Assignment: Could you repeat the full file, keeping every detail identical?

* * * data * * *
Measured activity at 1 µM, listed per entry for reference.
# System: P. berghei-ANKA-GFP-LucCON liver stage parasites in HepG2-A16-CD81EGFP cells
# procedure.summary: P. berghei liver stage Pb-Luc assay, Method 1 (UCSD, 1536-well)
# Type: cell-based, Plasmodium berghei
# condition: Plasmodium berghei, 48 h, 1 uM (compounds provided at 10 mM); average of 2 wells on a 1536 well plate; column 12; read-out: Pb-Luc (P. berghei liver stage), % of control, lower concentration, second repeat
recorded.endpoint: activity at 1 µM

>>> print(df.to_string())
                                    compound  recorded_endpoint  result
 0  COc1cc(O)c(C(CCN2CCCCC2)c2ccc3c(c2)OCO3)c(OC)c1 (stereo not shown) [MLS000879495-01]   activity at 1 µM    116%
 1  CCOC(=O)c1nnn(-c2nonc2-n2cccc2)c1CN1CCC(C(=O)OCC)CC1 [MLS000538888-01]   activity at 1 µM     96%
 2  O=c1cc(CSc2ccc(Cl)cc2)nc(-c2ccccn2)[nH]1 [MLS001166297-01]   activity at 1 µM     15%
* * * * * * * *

Measured activity at 1 µM, listed per entry for reference.
# System: P. berghei-ANKA-GFP-LucCON liver stage parasites in HepG2-A16-CD81EGFP cells
# procedure.summary: P. berghei liver stage Pb-Luc assay, Method 1 (UCSD, 1536-well)
# Type: cell-based, Plasmodium berghei
# condition: Plasmodium berghei, 48 h, 1 uM (compounds provided at 10 mM); average of 2 wells on a 1536 well plate; column 12; read-out: Pb-Luc (P. berghei liver stage), % of control, lower concentration, second repeat
recorded.endpoint: activity at 1 µM

>>> print(df.to_string())
                                    compound  recorded_endpoint  result
 0  COc1cc(O)c(C(CCN2CCCCC2)c2ccc3c(c2)OCO3)c(OC)c1 (stereo not shown) [MLS000879495-01]   activity at 1 µM    116%
 1  CCOC(=O)c1nnn(-c2nonc2-n2cccc2)c1CN1CCC(C(=O)OCC)CC1 [MLS000538888-01]   activity at 1 µM     96%
 2  O=c1cc(CSc2ccc(Cl)cc2)nc(-c2ccccn2)[nH]1 [MLS001166297-01]   activity at 1 µM     15%